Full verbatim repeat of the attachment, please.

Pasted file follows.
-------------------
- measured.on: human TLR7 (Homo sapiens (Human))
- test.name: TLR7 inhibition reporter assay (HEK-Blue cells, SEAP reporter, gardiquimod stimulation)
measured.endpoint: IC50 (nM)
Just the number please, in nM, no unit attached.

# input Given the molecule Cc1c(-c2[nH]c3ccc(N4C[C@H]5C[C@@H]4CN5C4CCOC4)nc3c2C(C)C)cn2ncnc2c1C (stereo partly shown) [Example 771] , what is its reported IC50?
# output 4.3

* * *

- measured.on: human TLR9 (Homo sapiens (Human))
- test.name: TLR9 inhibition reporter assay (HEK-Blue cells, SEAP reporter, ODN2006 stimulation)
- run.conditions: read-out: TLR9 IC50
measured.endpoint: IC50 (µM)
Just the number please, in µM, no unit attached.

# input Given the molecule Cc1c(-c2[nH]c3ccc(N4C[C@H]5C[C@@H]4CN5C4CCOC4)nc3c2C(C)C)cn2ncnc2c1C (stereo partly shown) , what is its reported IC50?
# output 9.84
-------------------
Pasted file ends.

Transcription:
- measured.on: human TLR7 (Homo sapiens (Human))
- test.name: TLR7 inhibition reporter assay (HEK-Blue cells, SEAP reporter, gardiquimod stimulation)
measured.endpoint: IC50 (nM)
Just the number please, in nM, no unit attached.

# input Given the molecule Cc1c(-c2[nH]c3ccc(N4C[C@H]5C[C@@H]4CN5C4CCOC4)nc3c2C(C)C)cn2ncnc2c1C (stereo partly shown) [Example 771] , what is its reported IC50?
# output 4.3

* * *

- measured.on: human TLR9 (Homo sapiens (Human))
- test.name: TLR9 inhibition reporter assay (HEK-Blue cells, SEAP reporter, ODN2006 stimulation)
- run.conditions: read-out: TLR9 IC50
measured.endpoint: IC50 (µM)
Just the number please, in µM, no unit attached.

# input Given the molecule Cc1c(-c2[nH]c3ccc(N4C[C@H]5C[C@@H]4CN5C4CCOC4)nc3c2C(C)C)cn2ncnc2c1C (stereo partly shown) , what is its reported IC50?
# output 9.84